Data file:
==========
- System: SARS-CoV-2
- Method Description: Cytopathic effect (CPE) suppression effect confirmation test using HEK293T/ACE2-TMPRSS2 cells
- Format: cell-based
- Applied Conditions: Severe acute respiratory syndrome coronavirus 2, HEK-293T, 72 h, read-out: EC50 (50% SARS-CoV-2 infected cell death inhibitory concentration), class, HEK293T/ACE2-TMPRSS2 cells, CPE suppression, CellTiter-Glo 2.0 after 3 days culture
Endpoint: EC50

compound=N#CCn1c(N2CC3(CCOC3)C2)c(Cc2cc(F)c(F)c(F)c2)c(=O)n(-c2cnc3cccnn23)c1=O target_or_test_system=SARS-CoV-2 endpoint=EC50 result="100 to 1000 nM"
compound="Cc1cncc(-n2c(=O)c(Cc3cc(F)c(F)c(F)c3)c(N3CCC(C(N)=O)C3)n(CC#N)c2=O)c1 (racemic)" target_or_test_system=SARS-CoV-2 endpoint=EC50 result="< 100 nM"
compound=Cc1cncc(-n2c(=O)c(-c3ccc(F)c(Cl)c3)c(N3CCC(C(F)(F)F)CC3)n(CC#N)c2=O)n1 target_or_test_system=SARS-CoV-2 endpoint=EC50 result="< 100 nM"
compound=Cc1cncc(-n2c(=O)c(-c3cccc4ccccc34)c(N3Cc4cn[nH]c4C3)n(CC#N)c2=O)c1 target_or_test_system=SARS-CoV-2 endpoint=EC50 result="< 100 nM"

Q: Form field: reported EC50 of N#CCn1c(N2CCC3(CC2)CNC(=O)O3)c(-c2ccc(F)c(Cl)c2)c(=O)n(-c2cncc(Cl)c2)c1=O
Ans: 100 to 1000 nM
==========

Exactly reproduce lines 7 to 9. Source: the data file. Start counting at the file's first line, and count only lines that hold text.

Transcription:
compound="Cc1cncc(-n2c(=O)c(Cc3cc(F)c(F)c(F)c3)c(N3CCC(C(N)=O)C3)n(CC#N)c2=O)c1 (racemic)" target_or_test_system=SARS-CoV-2 endpoint=EC50 result="< 100 nM"
compound=Cc1cncc(-n2c(=O)c(-c3ccc(F)c(Cl)c3)c(N3CCC(C(F)(F)F)CC3)n(CC#N)c2=O)n1 target_or_test_system=SARS-CoV-2 endpoint=EC50 result="< 100 nM"
compound=Cc1cncc(-n2c(=O)c(-c3cccc4ccccc34)c(N3Cc4cn[nH]c4C3)n(CC#N)c2=O)c1 target_or_test_system=SARS-CoV-2 endpoint=EC50 result="< 100 nM"